After the housing market crashed in 2007, the FHA was the only agency, government or private, to see gains in the years that followed. As a result, the moderate housing recovery is partially attributed to the Federal Housing Administration, but because of reverse mortgages and other losses, this agency may be facing a bailout by the end of 2013.
According to the Associated Press, the FHA may require a $1 billion bailout, even after increasing its mortgage insurance premiums earlier in 2013. As of right now, a Senate subcommittee revealed, the agency has $5 billion in losses stemming from reverse mortgages.
As AP points out, multiple factors contriToday, CoreLogic reported that the percentage of underwater mortgages on a national level continues to decline. Specifically, properties with negative equity dropped to 19.8 percent, or 9.7 million total, for the first quarter of 2013.
Since the end of 2011, decline has been steady, CoreLogic points out: 25 percent at the end of 2011, and by the fourth quarter of 2012, underwater mortgages dropped to 21.7 percent. However, the first-quarter 2013 amount is the first time underwater mortgages went below the 10 million mark in three years.
Rising home prices, according to a piece in USA Today, continue to lessen the amount of negative equity on a national scale; as of March, it decreased $50 billion, going down to $580 billion overall.
Between April 2012 and April 2013, USA Today points out, home prices went up 12.1 percent, moving 1.7 million homeowners out of the underwater mortgage range.
But having positive equity in a property extends further than the real estate market. While borrowers once hesitant to put their negative-equity homes on the market, for fear of a loss, are now less reluctant to do so, homeowners are less likely to default; can sell a property to move for better job opportunities; and, if qualified for refinancing, can get a lower interest rate and, thus, have more money to spend.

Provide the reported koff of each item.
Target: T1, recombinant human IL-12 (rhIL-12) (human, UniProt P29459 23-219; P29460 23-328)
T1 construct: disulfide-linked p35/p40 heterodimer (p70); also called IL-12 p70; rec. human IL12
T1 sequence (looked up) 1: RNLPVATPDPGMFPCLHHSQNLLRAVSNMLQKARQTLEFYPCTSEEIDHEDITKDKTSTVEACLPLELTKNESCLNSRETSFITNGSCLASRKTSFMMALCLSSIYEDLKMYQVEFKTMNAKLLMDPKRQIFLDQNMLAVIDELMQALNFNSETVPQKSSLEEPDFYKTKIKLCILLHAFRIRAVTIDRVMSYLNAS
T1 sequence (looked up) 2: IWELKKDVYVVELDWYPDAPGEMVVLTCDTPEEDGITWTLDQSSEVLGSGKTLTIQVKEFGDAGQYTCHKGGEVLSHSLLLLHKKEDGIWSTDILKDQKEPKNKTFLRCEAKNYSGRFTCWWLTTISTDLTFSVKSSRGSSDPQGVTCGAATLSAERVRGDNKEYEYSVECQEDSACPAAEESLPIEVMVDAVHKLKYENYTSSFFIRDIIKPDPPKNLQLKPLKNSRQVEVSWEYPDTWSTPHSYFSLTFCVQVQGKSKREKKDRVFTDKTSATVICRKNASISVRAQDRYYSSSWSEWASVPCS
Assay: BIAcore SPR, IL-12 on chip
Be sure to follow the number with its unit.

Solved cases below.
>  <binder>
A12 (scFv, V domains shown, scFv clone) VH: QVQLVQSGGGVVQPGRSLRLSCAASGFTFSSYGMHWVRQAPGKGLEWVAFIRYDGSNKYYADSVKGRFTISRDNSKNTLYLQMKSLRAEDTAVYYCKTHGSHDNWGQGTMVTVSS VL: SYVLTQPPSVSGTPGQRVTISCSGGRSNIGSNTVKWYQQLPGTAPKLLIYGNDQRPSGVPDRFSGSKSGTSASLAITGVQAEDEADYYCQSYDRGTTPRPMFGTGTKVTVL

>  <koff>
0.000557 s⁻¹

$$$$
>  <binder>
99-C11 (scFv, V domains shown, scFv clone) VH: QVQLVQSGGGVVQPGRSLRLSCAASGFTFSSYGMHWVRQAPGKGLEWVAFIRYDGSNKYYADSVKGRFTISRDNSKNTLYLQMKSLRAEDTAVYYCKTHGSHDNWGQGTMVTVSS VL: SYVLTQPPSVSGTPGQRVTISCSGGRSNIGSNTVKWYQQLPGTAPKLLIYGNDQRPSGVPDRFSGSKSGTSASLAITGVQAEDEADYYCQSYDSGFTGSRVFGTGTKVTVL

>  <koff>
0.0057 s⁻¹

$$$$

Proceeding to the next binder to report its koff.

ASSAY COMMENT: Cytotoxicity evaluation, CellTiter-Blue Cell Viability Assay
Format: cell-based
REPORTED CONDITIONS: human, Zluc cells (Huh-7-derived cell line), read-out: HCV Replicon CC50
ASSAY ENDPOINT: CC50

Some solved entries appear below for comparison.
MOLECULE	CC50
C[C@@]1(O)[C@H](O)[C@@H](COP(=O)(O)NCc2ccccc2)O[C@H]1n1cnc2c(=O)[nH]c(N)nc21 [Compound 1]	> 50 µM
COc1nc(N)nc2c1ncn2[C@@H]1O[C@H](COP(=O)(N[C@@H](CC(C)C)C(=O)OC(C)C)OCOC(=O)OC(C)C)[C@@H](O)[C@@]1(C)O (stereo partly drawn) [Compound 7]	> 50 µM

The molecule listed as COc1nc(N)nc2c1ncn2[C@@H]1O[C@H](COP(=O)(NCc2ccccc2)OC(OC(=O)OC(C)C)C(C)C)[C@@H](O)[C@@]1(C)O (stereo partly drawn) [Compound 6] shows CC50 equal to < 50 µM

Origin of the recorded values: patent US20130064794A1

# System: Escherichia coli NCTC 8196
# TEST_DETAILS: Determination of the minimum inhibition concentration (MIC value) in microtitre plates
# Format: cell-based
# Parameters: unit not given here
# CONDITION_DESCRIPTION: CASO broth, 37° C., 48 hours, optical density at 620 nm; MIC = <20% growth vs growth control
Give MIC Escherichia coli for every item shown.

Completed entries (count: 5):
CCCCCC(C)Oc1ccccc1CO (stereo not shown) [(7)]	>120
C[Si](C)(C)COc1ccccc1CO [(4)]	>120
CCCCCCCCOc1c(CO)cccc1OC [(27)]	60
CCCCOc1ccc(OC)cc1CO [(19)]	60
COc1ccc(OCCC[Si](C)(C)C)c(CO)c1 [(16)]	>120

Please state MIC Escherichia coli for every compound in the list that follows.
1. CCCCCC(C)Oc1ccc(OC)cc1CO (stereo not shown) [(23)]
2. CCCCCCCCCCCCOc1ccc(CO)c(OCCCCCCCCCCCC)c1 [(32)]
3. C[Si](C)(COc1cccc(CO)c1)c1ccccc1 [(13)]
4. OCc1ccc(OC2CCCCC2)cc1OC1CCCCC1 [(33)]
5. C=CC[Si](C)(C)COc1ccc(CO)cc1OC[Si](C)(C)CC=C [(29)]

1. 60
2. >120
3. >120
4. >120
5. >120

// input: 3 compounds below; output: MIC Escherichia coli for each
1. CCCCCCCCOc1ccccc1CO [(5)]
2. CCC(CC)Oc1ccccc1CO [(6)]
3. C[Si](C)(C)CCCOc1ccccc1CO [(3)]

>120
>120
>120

Nevertheless, even with a 19.8 percent average, certain markets are significantly higher than others. State wise, Nevada, Florida, Georgia, Michigan, and Arizona are all at or above 30 percent, with Nevada close to 45 percent. A year ago, Connecticut’s amount totaled 169,000, or roughly 25 percent of all mortgaged properties, according to a Zillow.com report from June 30. At the time, 31 percent of all mortgages were underwater nationally.uted to this deficit. First, even though the FHA opened up homeownership opportunities after the crash, the agency still saw $70 billion from defaulted mortgages between 2007 and 2009. On top of this, homeowners requesting and getting approved for reverse mortgages took large upfront payments, only to have difficulties paying them back later on. Falling home values, resulting in underwater mortgages across the country, further exacerbated the issue.
Legally, the FHA is required to have reserves equal to two percent of the total amount of mortgages it insures; right now, its reserves are $32 billion for more than $1 trillion of loans. To make up the difference, the 2014 fiscal budget has $943 million earmarked for any losses. The FHA, meanwhile, must decide before the end of September if the Treasury will assist it with funds.
Although the FHA has made multiple mortgage premium increases since 2009, 2013’s efforts are significant. Not only were premiums increased by 10 basis points (or 0.1 percent of the total), borrowers are now required to pay annual mortgage insurance for the full duration of the loan. Borrowers who put down less than 10 percent are required to have mortgage insurance for the life of the loan, while down payments for FHA loans $625,000 or over went up from 3.5 to five percent.